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Thursday, 3 February, 2000, 01:04 GMT
Pakistan urges Clinton visit

Musharraf has not set dates for a return to civilian rule


Pakistan has described as "regrettable" the possibility that US President Bill Clinton might leave Islamabad out of regional tour next month.

Pakistan in crisis
A statement issued by the Pakistani Foreign Ministry read: "The absence of Pakistan from the president's itinerary would be regrettable. An opportunity to promote the objective of peace and stability in the region would be missed."

"We had let it be known that the visit would provide an opportunity to discuss Pakistan-US co-operation on matters of mutual interest," the statement went on.



An opportunity to promote the objective of peace and stability in the region would be missed
Pakistani Foreign Ministry
"Also, it would enable the president to realise his personal pledge to encourage an expeditious resumption and intensification of efforts in resolving all issues, including Kashmir, between Pakistan and India."

The US State Department has said that no final decision on Mr Clinton's visit to Pakistan has yet been made.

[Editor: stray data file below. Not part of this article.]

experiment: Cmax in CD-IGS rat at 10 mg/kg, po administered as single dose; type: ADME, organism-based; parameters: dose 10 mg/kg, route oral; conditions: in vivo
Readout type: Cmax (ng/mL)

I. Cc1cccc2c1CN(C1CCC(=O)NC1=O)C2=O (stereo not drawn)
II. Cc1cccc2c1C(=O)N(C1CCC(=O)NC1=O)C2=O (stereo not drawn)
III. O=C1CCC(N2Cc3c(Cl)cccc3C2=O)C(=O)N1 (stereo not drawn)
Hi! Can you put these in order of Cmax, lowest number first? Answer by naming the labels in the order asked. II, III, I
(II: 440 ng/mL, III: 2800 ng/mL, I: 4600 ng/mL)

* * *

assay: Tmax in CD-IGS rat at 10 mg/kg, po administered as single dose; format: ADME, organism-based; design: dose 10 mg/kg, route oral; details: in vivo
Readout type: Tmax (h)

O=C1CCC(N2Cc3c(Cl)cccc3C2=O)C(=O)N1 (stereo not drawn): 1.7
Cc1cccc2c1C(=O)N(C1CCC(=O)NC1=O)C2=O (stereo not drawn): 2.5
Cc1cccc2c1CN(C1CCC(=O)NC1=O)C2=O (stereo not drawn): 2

American displeasure

The US has repeatedly voiced displeasure at the military coup in Pakistan last October which brought General Pervez Musharraf to power.

In mid-January delegations from the United States and the UK visited Pakistan to press General Musharraf to set a timetable for the restoration of democracy.

General Musharraf has not set the dates for a return to civilian rule, though he has not discounted the possibility.

Analysts point out that there are other reasons why President Clinton might stay away from Pakistan.

Washington wants Islamabad to secure the expulsion of Saudi dissident Osama bin Laden from Afghanistan.

Pakistan has refused to use its influence to this end.

Improving US-Indian relations

President Clinton is due to begin his tour in Delhi on 20 March. He is expected to stay in India for five days, before making a one-day visit to Bangladesh.


Jimmy Carter: The last US president to visit India in 1978

Mr Clinton said in Washington on Tuesday that he was visiting India "because it is the biggest democracy in the world and I think we haven't been working with them enough.

"It is unfortunate that the US has been estranged, if not estranged at least had a distant relationship with India for too long," he said.

The last US president to visit India was Jimmy Carter in 1978.

Plans by President Clinton to visit South Asia were scrapped in 1998 after after tit-for-tat nuclear tests by India and Pakistan.

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See also:
01 Feb 00 |  South Asia
Clinton to visit India
13 Jan 00 |  South Asia
Pakistan pressed on democracy
13 Oct 99 |  UK
Cook warns army after Pakistan coup
11 Jan 00 |  UK Politics
Ban on underwriting arms sales
19 Oct 99 |  South Asia
Analysis: Can the army deliver?
13 Oct 99 |  South Asia
Profile: General Pervez Musharraf
11 Nov 99 |  South Asia
Pakistan's coup: The 17-hour victory

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